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|What's Happenin': Tuesday, May 10, through Wednesday, May 25|
|Lifestyle - Noteworthy Events|
|Written by Mike Schulz|
|Tuesday, 10 May 2011 06:00|
Circa: 61 Circus Acts in 60 Minutes
Saturday, May 14, 2 p.m.
Appearing as the final guests in Hancher Auditorium’s 2010-11 Visiting Artists series, the Australian troupe Circa brings its lauded 61 Circus Acts in 60 Minutes to Iowa City’s Englert Theatre on May 14, demonstrating such feats as knife-throwing, flying without a net, and what’s called “the unicycle of death.” That last one certainly sounds like something to see, as I wasn’t aware there were any other kinds of unicycles.
Of course, with the United Kingdom’s The Guardian describing the show as “knee-tremblingly sexy, beautiful, and moving,” and Brisbane, Australia’s Courier-Mail calling it “fast and furious circus entertainment even for those with the shortest attention spans,” I’m guessing there’s very little about 61 Circus Acts in 60 Minutes that wouldn’t be something to see.
As the title indicates, this new touring production from the noted, Brisbane-based entertainers finds its five-person team of acrobats, magicians, and contortionists pulling off 61 routines of spectacular agility and skill over the course of an hour. And if you’re wondering whether Circa’s performers fudge a little on their promise to wrap things up in exactly 3,600 seconds, 61 Circus Acts gives you the opportunity to call their bluffs; with an on-stage clock recording the hour-long countdown, you and your fellow audience members are – in the show’s final seconds – invited to goad the performers on with cries of, “Oh, for the love of God ... faster!”
Scheduled as the featured entertainers for Hancher’s annual “Spot: The Hancher Family Arts Adventure” program, 61 Circus Acts promises exhilarating fun for the whole family. Yet with Circa advertising the production as a “circus without the boring bits,” you don’t necessarily have to feel obliged to bring children along, especially with some of the acts finding performers juggling numerous things at once, jumping through hoops, and walking all over each other. Kids’ll have the chance to learn about the workplace soon enough.
For tickets and information to the 2 p.m. Circa production, call (319)335-1160 or visit http://www.Hancher.UIowa.edu.
“Homefront Films of World War II” Series
Marycrest Senior Campus
Saturday, May 14, through Saturday, October 15
It should go without saying that some people handle movie tearjerkers better than others. I know folks who could sit through a triple-feature of Love Story, Terms of Endearment, and Sophie’s Choice without so much as a sniffle, and others reduced to weepy wrecks at the end of The Muppets Take Manhattan, when the gang finally gets the chance to put on their big Broadway show ... and Kermit and Miss Piggy finally tie the knot ... and ... . Uh ... .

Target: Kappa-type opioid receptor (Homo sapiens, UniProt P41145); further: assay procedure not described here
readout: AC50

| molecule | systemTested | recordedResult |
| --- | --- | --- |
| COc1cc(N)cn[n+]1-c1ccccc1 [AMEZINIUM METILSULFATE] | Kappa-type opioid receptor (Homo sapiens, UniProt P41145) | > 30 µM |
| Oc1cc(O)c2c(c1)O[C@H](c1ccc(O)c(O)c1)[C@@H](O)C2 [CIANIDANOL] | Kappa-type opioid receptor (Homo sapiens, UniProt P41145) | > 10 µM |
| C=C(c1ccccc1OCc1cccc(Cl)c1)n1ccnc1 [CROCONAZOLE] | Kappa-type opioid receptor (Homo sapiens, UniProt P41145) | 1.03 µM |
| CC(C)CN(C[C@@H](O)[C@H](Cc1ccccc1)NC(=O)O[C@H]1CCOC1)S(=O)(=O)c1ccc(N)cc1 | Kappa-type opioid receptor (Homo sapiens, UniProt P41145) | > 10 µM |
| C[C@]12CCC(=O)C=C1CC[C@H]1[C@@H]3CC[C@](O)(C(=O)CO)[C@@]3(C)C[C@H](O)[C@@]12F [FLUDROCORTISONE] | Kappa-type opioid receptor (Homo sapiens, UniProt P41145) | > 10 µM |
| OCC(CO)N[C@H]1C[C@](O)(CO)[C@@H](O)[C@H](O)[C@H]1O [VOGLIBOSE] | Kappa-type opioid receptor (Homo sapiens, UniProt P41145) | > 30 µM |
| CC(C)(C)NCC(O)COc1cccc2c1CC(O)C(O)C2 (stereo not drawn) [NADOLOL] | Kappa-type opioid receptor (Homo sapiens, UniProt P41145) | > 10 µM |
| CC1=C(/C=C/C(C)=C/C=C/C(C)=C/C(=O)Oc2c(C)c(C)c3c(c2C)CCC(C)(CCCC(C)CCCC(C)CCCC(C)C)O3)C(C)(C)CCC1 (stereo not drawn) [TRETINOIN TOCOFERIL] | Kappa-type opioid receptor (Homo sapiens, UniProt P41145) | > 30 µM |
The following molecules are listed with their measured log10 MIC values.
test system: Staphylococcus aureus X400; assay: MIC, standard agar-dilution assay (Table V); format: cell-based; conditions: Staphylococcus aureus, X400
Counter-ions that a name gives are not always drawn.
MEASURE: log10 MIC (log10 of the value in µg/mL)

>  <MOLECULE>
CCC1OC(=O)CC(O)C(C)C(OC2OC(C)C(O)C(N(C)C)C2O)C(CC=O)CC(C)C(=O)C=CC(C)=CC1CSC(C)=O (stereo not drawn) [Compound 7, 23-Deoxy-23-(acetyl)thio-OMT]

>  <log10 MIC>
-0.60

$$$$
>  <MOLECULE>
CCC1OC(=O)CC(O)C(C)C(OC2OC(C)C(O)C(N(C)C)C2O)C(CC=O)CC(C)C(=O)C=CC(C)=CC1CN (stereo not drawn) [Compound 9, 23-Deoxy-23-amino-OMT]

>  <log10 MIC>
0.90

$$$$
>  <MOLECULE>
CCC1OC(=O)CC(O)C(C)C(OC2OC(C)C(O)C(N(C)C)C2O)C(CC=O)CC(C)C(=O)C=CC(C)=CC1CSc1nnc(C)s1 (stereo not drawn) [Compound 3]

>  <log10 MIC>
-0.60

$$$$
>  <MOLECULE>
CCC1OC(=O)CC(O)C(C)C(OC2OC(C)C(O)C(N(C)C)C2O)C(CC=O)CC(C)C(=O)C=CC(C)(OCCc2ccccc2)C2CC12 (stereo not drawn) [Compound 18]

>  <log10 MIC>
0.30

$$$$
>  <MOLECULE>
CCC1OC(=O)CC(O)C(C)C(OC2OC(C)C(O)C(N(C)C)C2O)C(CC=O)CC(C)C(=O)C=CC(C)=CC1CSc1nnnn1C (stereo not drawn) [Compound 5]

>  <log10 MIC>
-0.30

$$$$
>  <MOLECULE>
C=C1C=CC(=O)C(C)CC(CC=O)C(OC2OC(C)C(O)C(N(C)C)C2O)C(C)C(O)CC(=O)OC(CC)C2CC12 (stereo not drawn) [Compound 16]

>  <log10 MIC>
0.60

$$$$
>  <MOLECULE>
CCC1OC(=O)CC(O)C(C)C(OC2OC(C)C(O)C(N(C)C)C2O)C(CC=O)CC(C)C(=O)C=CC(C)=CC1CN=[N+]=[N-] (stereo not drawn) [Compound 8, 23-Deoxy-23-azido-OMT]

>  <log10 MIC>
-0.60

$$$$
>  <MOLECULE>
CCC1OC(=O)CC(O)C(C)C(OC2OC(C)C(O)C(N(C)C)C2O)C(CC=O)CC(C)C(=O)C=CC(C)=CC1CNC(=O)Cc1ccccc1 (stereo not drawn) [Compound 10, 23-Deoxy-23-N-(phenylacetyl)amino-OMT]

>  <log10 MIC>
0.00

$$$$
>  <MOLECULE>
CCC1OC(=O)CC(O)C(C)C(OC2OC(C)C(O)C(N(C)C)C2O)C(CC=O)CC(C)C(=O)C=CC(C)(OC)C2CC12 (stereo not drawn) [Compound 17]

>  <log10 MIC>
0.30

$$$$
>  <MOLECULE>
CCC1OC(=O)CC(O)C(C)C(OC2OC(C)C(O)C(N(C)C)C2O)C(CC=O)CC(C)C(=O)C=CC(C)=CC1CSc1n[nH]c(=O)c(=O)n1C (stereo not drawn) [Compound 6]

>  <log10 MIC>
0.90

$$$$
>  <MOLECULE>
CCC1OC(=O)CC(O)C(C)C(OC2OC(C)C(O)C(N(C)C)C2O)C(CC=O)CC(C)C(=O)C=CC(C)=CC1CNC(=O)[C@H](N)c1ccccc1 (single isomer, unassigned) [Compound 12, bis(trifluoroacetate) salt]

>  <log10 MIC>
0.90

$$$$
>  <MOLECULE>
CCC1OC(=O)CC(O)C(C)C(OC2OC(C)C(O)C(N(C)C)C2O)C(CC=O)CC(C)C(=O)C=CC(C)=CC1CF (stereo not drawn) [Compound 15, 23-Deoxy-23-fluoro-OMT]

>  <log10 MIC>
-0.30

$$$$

Sorry ... . Just need a moment here ... . O-o-o-okay ... .
So if you’re among this latter group that loves a good sob with your cinematic entertainment, especially if you’re a fan of the great tearjerkers of old, you won’t want to miss the Classic Film Society’s 2011 season at Marycrest Senior Campus, which kicks off with a May 14 screening of the 1944 family drama Sunday Dinner for a Soldier. Themed “Homefront Films of World War II,” this series of six classic dramas explores American life through the eyes of those waiting for loved ones to return from overseas and those who’ve recently come home, and the movies will be preceded by vintage shorts made in the Quad Cities, such as May 14’s 10-minute film on a War Bond rally held in downtown Davenport.
Sunday Dinner for a Soldier concerns a Florida family that invites a lonely military man into their home for his first home-cooked meal in ages, and similar lump-in-the-throat stories will be told in rest of the Classic Film Society’s screenings: 1942’s This Above All (June 18); 1943’s Claudia (July 16); 1944’s Winged Victory (August 13); 1943’s Happy Land (September 17); and 1949’s Come to the Stable (October 15). That last one, by the way, is about a group of nuns in New England who seek their community’s help in building a children’s health clinic, and find that ... . Uh ... . And find that ... .
Really, don’t worry about me ... . I’m gonna be fine ... . I think it’s just my allergies ... .
The six Classic Film Society screenings will be held at 7 p.m. in Marycrest’s Upham Hall Auditorium (located at 1607 West 12th Street in Davenport), and more information is available by calling (563)391-3502 or e-mailing classicimages@classicimages.
The Bill Frisell Quartet
The Redstone Room
Friday, May 13, 8 p.m.
In reading an online biography for acclaimed guitarist Bill Frisell – who performs at Davenport’s Redstone Room on May 13 alongside Bill Frisell Quartet members Ron Miles, Tony Scherr, and Kenny Wollesen – I learned that the man actually began his musical career with an entirely different instrument altogether, as he spent much of his youth playing the clarinet.
I also learned that that’s about the only thing he and I have in common.